Kurt Busch is back and perhaps better than ever.
For the 26th time in his Sprint Cup Series career and second at Richmond International Raceway, Busch drove to Victory Lane for the Toyota Owners 400, snapping a 35-race winless drought.
“It’s an incredible feeling,” Busch told FOX in Victory Lane. “It’s a total team effort and the way that everything came together, it just seemed like we were building and building towards a great finish like this.”
For the elder Busch, the 2015 Sprint Cup Series season started with a suspension by NASCAR that lasted three races. Even with a waiver granted for a possible Chase birth for the 36-year-old, most drivers would struggle to overcome the unfortunate spotlight to get their head back in the game, let alone be competitive.
But Busch led more laps in a single race (291) than in his prior 512 Sprint Cup starts. This was the fifth straight race Busch led laps and, after a few near-wins, finally was able to close the deal.
“I have this opportunity because of Gene Haas and everybody that’s part of our family at Stewart-Haas,” Busch continued. “It’s an unbelievable feeling when you pull deep from within and go through troubles. When you’re accused of something and things go sideways, your personal life doesn’t need to affect the business life and I’m here in Victory Lane. It feels great to do it here at Richmond.”
For the greater part of the Sunday afternoon, Busch was trailed by SHR teammate Kevin Harvick.
“What we really needed was all the tires to be the same,” said Harvick who finished second, 0.755 seconds behind Busch. “We put that one set of tires on and went back to 12th or 13th and wound up making up the spots.”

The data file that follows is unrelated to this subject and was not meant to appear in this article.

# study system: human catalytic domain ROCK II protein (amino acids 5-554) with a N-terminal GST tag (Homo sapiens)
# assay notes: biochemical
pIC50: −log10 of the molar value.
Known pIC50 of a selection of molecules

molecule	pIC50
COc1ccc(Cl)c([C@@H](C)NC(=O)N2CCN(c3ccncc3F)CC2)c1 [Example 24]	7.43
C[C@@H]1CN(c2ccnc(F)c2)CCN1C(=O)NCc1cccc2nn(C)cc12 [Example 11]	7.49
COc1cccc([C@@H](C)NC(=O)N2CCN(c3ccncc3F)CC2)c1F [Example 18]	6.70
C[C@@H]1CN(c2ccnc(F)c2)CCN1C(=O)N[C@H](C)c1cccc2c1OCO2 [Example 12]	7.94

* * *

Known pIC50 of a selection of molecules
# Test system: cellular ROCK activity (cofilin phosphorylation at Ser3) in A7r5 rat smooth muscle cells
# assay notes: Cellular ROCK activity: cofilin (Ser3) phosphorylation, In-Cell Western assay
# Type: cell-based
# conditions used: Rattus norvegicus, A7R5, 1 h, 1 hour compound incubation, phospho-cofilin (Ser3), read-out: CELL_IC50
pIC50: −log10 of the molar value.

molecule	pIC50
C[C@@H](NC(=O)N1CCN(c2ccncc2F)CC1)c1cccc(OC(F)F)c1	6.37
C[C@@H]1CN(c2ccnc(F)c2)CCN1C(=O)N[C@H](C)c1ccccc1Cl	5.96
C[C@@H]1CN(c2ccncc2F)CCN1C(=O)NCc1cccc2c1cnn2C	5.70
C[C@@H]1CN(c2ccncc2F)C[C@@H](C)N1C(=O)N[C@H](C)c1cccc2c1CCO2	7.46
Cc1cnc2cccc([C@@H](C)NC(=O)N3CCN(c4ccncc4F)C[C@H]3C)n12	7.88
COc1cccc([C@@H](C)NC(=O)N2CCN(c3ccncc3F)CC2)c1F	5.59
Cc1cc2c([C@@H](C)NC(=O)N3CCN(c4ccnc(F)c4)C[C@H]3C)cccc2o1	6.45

To join the tire troubles, the No. 4 team also experienced trackbar issues.
“Trackbar broke and we weren’t able to get the trackbar back where it needed to be,” Harvick continued. “That got us way behind.”
Following a tough Friday qualifying session, Jimmie Johnson took the green flag in the 36th position. Fighting hard to a third, Johnson said they are “making the most of these poor starts.”
“We had a great race car,” Johnson said. “We really felt like that was the case on Friday except for our qualifying lap. Those last few restarts I was able to hang on and duke it out with those guys and get a nice top 3 finish.”
“[The car] wouldn’t take off real quick but after 30 laps it was, I thought, the same as the leaders,” said McMurray, grabbing his second top five of 2015. “It was so much fun at the end to be that much quicker than those guys. It kind of reminded me of the old Darlington or old Rockingham when somebody would take off and there would be the guy that couldn’t go that would come at the end.”
From the pole, Logano led the opening 94 laps before falling victim to Busch.
“We rallied to a top five out of the whole thing so that was good,” Logano said. “We have to figure out how to be better in the middle part of the run when we come back.”
After being asked about the contact, Earnhardt replied, “I don’t know, you have to ask (Stewart). He hit me in the left-rear corner panel. I was trying to clear the [No.] 51 on the outside of me so I was just as high as I could go.”
The fourth SHR car of Danica Patrick had an eventful day, avoiding a number of accidents by the skin of her teeth, later finishing 25th, two laps down.
Chase Elliott made his second Sprint Cup start in a fifth Hendrick Motorsports entry, starting and finishing 16th.
“I thought we had a fast car,” Elliott said. “Had a great car on the long run, we could really run well and run some guys down late in the run. We will try to get better and try to have a better run at Charlotte.”
The race was run on a Sunday after rain postponed the event Saturday night.
About the author
Growing up in Easton, Pa., Zach Catanzareti has grown his auto racing interest from fandom to professional. Joining Frontstretch in 2015, Zach enjoys nothing more than being at the track, having covered his first half-season of 18 races in the Monster Energy NASCAR Cup Series in 2017. With experience behind the wheel, behind the camera and in the media center, he thrives on being an all-around reporter.
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